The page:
-Brown Rice Farina (brown rice smashed to smithereens)
-Creamy Buckwheat (buckwheat smashed to smithereens)
-Amaranth (Aztec staple that is a complete protein)
-Teff (traditional grain of Ethiopia)

So, add that to our 5-grain oatmeal, the rye flakes, bulgur, and the brown rice and we are probably set for whole grains until Christmas!

Heidi Hoerman
Jul 29, 2015

A main-dish/one-dish-meal salad that fits the Healthy Eating Plate

There's a salad in the fridge for supper tonight. This will prevent us from buying sandwich-makings for supper during today's grocery run.

To make the salad fit HEP, I first filled a big salad bowl to at least 1/2 with romain, cilantro, parsley, red bell pepper, and summer squash. Then in went a pile of bulgur wheat to make up the whole grain quarter. Finally, a can of white beans and some shaved parmesan made up the protein quarter.

The dressing is a big dollop of whole grain dijon mustard, the juice of 1 lemon and 2 clementines, and some olive oil. I find adding the clementines cuts some of the lemon's tartness so I don't need any honey in the dressing.

Heidi Hoerman
Jul 27, 2015

Mindfulness, supper quandaries, and the Healthy Eating Plate

Some progress toward healthy eating is better than none, right? Tonight, we're having Trader Joe's mahi-mahi burgers (a suitable lean protein quarter) on freshly made white Italian bread (no whole grains there, sigh -- just white carbs -- but what delicious carbs!) A little lettuce on a sandwich does not a half-a-meal of veggies make. So, with the HEP in mind, I'm going to make a big salad for the fruit and veggie half of the meal rather than add potato oven fries or chips -- and I'm going to make the salad FIRST, before I made the sandwiches! No excuses.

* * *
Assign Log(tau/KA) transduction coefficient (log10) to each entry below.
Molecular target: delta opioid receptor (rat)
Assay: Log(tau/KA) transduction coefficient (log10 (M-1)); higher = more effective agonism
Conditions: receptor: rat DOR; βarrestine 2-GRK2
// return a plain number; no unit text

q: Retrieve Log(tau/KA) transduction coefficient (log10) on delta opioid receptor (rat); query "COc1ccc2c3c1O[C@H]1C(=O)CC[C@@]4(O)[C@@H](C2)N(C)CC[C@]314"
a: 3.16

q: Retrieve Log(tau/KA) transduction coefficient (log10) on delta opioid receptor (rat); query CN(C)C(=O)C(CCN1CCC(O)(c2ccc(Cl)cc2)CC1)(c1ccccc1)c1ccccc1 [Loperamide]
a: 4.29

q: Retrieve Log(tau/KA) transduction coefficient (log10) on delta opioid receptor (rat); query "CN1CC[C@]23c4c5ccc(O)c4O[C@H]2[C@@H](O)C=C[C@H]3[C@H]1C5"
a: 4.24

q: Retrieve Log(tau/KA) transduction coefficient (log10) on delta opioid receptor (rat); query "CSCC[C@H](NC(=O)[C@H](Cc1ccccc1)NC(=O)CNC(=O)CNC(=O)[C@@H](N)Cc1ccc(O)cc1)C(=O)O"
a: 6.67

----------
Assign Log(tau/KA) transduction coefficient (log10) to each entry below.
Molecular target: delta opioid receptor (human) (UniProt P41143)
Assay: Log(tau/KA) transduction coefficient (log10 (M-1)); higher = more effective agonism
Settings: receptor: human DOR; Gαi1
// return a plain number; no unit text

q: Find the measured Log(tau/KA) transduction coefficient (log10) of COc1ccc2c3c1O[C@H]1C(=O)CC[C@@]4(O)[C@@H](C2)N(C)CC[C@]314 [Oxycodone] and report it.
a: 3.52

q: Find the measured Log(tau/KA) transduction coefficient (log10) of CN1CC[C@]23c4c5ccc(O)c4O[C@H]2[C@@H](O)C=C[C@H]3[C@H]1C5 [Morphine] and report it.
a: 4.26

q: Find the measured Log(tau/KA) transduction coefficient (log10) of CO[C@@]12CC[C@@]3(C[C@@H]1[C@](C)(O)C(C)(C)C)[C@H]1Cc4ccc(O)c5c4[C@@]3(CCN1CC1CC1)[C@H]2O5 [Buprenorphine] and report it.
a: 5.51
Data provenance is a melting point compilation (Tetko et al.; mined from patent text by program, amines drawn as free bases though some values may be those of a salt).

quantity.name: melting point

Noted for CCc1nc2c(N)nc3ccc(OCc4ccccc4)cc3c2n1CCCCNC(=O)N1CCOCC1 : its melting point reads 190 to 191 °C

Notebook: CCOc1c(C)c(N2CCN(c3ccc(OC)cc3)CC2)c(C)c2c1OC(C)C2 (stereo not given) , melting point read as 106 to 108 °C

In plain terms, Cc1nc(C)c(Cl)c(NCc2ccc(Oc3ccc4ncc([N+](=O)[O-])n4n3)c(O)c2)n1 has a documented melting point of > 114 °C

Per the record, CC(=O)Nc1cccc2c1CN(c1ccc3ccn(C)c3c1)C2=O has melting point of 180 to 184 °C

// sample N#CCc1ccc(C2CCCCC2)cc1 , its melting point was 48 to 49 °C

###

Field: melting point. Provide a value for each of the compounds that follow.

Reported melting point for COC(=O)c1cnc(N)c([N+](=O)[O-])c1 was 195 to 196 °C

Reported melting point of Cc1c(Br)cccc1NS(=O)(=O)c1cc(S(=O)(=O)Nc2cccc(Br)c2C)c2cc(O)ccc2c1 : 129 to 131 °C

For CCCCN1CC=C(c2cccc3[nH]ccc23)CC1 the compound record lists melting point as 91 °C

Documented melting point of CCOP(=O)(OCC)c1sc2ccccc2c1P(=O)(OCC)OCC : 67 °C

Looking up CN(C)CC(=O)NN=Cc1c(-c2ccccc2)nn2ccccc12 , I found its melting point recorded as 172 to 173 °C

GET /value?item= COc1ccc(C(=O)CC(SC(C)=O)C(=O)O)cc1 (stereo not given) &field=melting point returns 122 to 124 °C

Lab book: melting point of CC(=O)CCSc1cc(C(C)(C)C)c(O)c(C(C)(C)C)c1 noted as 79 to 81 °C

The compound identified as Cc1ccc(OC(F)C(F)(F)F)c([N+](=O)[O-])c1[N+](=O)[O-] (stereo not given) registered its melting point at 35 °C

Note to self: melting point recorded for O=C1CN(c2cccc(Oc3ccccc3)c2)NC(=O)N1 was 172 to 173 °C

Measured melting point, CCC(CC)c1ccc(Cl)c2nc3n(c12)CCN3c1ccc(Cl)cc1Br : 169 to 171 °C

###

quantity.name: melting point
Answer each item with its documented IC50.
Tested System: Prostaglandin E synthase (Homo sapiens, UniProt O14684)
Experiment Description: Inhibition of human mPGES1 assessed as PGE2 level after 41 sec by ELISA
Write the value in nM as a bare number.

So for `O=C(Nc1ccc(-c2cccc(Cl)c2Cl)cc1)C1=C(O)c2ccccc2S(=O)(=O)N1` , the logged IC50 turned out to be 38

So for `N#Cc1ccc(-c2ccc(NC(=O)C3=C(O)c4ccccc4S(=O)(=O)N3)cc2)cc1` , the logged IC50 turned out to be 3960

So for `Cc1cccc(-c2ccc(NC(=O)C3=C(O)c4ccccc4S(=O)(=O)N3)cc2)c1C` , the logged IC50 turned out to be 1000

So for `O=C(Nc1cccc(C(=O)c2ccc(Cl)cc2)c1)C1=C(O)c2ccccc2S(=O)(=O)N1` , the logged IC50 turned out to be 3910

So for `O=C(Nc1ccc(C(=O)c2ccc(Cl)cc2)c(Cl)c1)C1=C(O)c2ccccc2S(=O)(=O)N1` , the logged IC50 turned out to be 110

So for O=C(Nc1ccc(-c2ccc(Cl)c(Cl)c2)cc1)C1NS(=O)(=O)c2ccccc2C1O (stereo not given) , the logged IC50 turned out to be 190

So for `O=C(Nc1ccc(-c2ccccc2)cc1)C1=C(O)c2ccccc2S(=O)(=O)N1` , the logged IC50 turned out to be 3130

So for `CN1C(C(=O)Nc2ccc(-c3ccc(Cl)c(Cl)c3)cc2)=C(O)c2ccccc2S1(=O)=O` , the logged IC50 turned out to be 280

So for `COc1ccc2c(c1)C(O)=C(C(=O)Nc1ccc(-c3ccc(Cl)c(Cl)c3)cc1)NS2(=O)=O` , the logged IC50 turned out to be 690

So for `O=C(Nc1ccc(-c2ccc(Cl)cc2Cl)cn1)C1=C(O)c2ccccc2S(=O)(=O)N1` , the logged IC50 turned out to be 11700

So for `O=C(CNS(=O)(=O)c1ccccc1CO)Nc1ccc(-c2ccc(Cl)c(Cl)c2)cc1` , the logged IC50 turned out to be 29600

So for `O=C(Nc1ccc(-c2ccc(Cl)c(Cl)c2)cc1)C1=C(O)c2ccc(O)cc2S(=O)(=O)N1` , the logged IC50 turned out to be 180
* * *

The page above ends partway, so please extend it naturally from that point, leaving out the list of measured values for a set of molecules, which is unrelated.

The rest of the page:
Tonight's in-front-of-the-TV snack with emphasize the missing whole grains -- yogurt with frozen pineapple bits and oatmeal thrown in sounds like just the ticket.

Heidi Hoerman
Jul 27, 2015

Last night's mini-disaster

Best laid plans, eh? Well, I had the food all out to make a big salad of brown rice, lots of veggies, and feta cheese. I laid everything out on the counter in the shape of the healthy eating plate -- with the feta as the protein (not the best choice but so be it).

I grabbed the camera expecting to take a shot of the ingredients laid out and a shot of it all together in a bowl for a salad that pretty much met the plate criteria -- and what did my camera say to me? CHARGE BATTERY. Grrrr.

The salad was delicious. The battery is now charged but the salad is long gone.

Carol Junkins
Jul 27, 2015

Great Group to join !!!

We all need to eat healthier now ~~~~~ we would all feel so much better as well ! I know I will love checking out the recipes !

Joey Wolf
Jul 27, 2015

what a great idea for a group

we are trying to eat healthier, mostly by portion control. i've always planned meals around the meat too. i'm not big on fruit....but partly, I've discovered I don't care for it temp is more to my liking, except for melon, pineapple and strawberries, those I like cold!

we have also been using smaller plates.....the 12 inch dinner plate is just too much food! and of course we prefer the fatty/carbs over the lean/

have you tried Dream Fields Pasta? it is a high fiber/low carb pasta.......we like it SO much better than the whole wheat pasta and I cannot cook brown rice enough to get it past the gritty stage......although the 90 sec. packets aren't too bad

my son's sister-in-law is a registered dietitian, who preaches whole foods, and NO food is off limits, but some should be limited in quantities. she also says to listen to your body, if it's craving a food, saturate yourself with it, there is something your body needs in it. she also tells us to pay attention to hunger and fullness cues.......something those of us raised in the clean plate club, tend to ignore.

have a wonderful day.